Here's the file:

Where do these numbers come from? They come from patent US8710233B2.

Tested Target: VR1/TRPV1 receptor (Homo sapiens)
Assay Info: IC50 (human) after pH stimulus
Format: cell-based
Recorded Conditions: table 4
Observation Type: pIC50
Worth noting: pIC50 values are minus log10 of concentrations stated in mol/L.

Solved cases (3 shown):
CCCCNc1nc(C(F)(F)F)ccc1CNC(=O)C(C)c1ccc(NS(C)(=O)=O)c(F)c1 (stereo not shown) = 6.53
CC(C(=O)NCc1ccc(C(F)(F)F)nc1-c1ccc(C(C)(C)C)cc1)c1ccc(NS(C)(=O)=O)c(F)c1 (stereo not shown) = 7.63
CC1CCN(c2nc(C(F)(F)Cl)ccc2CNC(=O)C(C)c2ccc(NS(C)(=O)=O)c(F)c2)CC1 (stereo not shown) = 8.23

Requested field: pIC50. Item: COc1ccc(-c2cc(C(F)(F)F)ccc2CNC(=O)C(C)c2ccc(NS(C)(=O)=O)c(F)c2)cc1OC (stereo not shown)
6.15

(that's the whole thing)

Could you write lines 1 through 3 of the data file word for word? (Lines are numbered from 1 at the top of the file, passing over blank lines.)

Where do these numbers come from? They come from patent US8710233B2.

Tested Target: VR1/TRPV1 receptor (Homo sapiens)
Assay Info: IC50 (human) after pH stimulus